Lotto-Soudal boss: ‘Why question a model that works perfectly?’

Manager backs cycling's business model as team grinds out the coronavirus crisis on reduced pay.

Photo: Getty Images

Heading out the door? Read this article on the new Outside+ app available now on iOS devices for members! Download the app.

John Lelangue, boss of Belgian squad Lotto-Soudal, insists there’s no need for a shift in the economics of cycling.

“Cycling has survived for more than 50 years in the way it survives today,” Lelange said this week. “There are no fewer riders or fewer sponsors than in the 1990s or 2000s. Why question a model that works perfectly?”

Lelangue’s words come in the wake of Team Ineos boss David Brailsford calling for a revision of cycling’s business model when the world comes out of the coronavirus crisis. Brailsford had talked of shifting economic importance away from the Tour de France, instead spreading the focus across the season, and urged the sport to adopt a modernized, “more robust structure.”

Lelangue previously worked at BMC Racing alongside team owner Andy Rihs, who passed away in 2018.

“Andy Rihs taught me that if a cycling team makes a profit at the end of the season, it is either because too much money was being asked of the sponsors or because not enough money was being pumped into the development of the sport,” Lelangue told Le Soir.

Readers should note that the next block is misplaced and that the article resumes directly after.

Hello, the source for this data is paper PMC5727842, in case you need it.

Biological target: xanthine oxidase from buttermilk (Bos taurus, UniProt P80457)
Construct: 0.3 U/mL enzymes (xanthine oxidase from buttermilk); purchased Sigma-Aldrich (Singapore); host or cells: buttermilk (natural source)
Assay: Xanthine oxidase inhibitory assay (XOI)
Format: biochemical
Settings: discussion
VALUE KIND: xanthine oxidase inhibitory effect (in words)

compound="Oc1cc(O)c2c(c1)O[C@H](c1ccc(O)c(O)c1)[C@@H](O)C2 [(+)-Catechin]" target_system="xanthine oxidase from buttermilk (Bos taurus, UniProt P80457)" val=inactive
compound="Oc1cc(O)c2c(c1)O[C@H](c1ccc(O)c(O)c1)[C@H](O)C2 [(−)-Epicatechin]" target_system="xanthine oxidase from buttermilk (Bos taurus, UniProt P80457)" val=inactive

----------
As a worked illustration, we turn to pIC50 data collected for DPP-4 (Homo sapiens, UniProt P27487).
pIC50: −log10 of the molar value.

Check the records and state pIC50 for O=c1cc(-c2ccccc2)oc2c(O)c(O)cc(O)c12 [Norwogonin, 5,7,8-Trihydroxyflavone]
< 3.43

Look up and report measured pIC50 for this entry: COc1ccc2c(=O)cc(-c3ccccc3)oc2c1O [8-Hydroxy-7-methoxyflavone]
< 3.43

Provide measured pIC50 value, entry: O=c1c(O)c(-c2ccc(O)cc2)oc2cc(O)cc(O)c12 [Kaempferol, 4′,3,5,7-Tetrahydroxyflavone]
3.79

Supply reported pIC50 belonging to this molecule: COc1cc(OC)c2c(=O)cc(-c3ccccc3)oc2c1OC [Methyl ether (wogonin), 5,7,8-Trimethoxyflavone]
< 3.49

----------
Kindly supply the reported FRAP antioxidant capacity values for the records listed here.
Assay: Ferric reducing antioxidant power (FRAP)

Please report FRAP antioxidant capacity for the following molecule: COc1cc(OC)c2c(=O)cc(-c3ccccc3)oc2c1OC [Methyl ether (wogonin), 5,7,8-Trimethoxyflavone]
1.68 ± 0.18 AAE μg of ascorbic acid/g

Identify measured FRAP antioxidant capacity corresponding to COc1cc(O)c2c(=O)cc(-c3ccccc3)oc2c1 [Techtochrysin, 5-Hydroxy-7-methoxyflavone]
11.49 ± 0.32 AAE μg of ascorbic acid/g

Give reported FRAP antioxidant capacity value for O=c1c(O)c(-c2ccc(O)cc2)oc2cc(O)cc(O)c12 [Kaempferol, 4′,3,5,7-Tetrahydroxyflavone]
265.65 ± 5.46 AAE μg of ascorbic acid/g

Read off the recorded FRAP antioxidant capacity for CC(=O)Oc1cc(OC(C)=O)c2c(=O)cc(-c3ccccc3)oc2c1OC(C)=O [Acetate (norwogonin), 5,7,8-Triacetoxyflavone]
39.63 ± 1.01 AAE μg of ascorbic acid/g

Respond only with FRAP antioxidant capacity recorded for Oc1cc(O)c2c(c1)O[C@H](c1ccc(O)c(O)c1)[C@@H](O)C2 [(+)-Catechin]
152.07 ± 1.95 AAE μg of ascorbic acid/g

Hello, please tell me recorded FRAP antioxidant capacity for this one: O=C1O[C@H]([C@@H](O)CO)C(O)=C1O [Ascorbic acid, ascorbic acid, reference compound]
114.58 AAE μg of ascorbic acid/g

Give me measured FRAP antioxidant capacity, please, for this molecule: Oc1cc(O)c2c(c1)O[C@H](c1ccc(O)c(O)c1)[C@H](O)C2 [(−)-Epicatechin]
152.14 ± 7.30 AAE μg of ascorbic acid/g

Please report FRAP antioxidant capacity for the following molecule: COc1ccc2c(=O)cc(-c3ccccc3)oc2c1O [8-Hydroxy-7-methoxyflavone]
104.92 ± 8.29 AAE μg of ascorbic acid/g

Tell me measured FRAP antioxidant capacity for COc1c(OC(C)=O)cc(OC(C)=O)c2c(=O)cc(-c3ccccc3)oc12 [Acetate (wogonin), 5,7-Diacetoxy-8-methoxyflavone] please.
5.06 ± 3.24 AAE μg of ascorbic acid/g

“A sport without ticket revenues, television rights and transfer fees is indeed viable,” the Belgian manager said, insisting that cycling should not be compared to enclosed, ticketed events such as tennis or football. “Visualizing sponsors remains the essence of our sport. Teams offer them publicity, hospitality, marketing, and communication. We don’t make a profit in any way and we invest everything we have left in our sport.”

Lotto-Soudal riders and management voluntarily reduced their pay when the coronavirus crisis put a stop to racing in an act of solidarity with unemployed part-time staffers and to show support for team sponsors. Since then, the team has been keeping riders active and sponsors in the spotlight by sending riders into online pro races such as Digital Swiss 5 and the virtual Tour of Flanders, and hosting Zwift rides headed up by classics legend Philippe Gilbert.

Lelangue is not the only team manager to disagree with Brailsford in the past week. NTT Pro Cycling boss Bjarne Riis hit out at the Ineos head on Thursday, stating that Brailsford was “selfish” in considering withdrawing his team from the Tour de France if he felt health and safety measures were insufficient.

An American in France

What’s it like to be an American cyclist living in France? Watch to get professional road cyclist Joe Dombrowski’s view.